INDUSTRIAL RELATIONS ACTS, 1946 TO 1990
SECTION 26(1), INDUSTRIAL RELATIONS ACT, 1990
(REPRESENTED BY IRISH BUSINESS AND EMPLOYERS' CONFEDERATION)
- AND -
SERVICES INDUSTRIAL PROFESSIONAL TECHNICAL UNION
Chairman: Ms Owens
Employer Member: Mr Keogh
Worker Member: Mr Rorke
1. Sick-Pay Scheme.
2. The Savoy and Screen Cinemas are located in Dublin city centre and employ 62 workers represented by the Union. A sick-pay scheme has been operated by the Company since prior to the take-over of the Savoy in 1984. The scheme is administered by an insurance Company on the basis of premia paid by workers. The Union is seeking an improved Company-funded scheme. The Company has offered a scheme in line with a separate proposal in relation to a sister cinema, the Santry Omniplex The proposed scheme provides no benefit for the first 3 days of illness which is unacceptable to the Union. (Under the insurance-based scheme, during the first two weeks of illness, payment of wages is made provided the duties of the sick worker are covered by colleagues. No payment is made if there is no cover. After 2 weeks, the insurance-based scheme comes into operation).
The dispute was the subject of a conciliation conference under the auspices of the Labour Relations Commission at which agreement was not reached. The dispute was referred to the Labour Court, on the 10th of September, 1977, in accordance with Section 26(1) of the Industrial Relations Act, 1990. The Court carried out its investigation on the 20th of February, 1998, the first offered date suitable to both parties.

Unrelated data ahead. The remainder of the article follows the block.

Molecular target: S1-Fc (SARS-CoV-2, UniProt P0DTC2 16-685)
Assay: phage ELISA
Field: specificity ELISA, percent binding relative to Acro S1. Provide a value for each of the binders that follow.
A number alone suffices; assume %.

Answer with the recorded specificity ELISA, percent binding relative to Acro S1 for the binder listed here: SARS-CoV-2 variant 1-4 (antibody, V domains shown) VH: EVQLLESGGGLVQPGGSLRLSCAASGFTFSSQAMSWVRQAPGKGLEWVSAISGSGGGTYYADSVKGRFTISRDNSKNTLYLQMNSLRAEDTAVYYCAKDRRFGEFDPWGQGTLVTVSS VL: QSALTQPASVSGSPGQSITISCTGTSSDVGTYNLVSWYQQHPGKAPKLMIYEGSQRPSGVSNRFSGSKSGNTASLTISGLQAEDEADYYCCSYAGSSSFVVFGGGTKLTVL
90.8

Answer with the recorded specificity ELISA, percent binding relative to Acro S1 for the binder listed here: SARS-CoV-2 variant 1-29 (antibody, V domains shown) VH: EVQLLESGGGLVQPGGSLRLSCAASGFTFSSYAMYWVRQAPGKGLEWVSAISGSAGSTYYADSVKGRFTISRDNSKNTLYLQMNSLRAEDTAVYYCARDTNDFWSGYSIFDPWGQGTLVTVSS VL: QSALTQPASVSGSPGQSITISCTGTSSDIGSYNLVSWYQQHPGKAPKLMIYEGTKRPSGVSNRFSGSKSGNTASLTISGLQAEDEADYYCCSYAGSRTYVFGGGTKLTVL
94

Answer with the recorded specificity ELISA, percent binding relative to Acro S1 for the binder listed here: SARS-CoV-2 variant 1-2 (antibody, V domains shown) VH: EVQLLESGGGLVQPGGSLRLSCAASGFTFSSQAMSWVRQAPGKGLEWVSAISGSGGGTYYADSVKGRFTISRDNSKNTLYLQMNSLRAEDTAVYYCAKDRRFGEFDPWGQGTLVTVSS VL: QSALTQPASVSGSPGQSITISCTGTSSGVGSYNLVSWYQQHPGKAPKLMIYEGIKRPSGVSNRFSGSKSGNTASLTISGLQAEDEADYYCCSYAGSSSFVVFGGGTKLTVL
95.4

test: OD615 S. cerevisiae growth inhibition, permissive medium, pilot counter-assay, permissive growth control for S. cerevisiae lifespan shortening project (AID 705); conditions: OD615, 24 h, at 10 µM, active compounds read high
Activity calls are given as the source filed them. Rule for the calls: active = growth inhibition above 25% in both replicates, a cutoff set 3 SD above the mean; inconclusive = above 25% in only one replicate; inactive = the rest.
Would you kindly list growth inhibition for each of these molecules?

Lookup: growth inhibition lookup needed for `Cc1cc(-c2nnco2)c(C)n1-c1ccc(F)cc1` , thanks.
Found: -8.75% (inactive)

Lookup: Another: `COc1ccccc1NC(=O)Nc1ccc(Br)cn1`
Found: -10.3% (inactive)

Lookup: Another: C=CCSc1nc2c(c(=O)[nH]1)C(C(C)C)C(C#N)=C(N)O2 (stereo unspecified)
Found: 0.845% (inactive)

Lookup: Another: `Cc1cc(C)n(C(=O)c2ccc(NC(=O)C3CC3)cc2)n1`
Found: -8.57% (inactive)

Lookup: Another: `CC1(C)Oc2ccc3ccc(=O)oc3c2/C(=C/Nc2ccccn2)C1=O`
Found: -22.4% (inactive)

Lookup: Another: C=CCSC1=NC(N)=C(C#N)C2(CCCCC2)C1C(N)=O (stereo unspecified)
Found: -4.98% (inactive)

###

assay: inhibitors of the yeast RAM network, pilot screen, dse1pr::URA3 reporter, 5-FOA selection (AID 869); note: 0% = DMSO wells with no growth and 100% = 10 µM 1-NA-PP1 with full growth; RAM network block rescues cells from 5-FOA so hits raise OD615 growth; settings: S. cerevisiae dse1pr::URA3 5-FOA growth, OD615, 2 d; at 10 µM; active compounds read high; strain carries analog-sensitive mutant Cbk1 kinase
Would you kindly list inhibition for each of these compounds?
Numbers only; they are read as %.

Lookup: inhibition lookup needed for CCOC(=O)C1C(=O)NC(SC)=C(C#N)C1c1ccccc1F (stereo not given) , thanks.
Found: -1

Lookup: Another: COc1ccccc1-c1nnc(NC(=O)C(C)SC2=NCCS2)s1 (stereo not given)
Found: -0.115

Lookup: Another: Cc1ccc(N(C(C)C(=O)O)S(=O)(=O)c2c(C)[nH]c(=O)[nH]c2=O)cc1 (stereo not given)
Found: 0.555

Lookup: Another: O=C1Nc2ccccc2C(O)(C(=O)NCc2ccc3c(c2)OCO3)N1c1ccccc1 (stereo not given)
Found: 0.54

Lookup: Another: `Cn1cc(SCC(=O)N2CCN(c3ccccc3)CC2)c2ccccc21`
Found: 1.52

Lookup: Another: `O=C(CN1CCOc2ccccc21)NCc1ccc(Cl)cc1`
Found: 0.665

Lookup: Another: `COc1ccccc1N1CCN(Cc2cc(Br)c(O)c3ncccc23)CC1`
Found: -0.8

3. 1. The present scheme is unsatisfactory because the Insurers can determine that, due to a worker's medical history, cover will not be provided. Also, due to the high cost of the insurance premium some workers may not take on the insurance cover leaving them with no sick pay scheme. The weekly cost of cover is approximately 7.5p per pound.
2. The suggestion that there should be a claw-back of the 3 days' payment as a quid pro quo is unacceptable. The employer has borne no responsibility or liability for payments to staff during long-term illness and this requires to be addressed.
3. The scheme currently in place should be improved by the provision of service criteria and benefits in line with the Santry Omniplex proposal. Benefits for those with between 6 months' and 4 years' service should be 3 weeks' pay per year and for those with over 4 years' service, benefit should be 6 weeks' pay per year.
4. 1. The Company is not prepared to change its sick-pay scheme to the extent that the Union is requesting. The offer made at conciliation is fair and reasonable and should be accepted.
2. The sick-pay scheme currently in operation at the Savoy and Screen is satisfactory to the Company and it is content to let the scheme continue. However, at the Union's insistence, the Company has agreed to look at alternatives, hence the new scheme proposed.
3. Absenteeism at the Savoy currently runs at approximately 11%. The Company is concerned that any alteration to the scheme may escalate this high level.
4. The Company is at a loss to understand the Union's stance on this issue and has offered proposals to resolve this dispute. The Union has not offered any realistic options.
The Court, having considered the written and oral submissions of the parties, recommends that the proposal which emanated from conciliation should be accepted subject to the amendment of 3 days' absence to 2 days'.
Signed on behalf of the Labour Court
13th of March, 1998______________________
Enquiries concerning this Recommendation should be addressed to Michael Keegan, Court Secretary.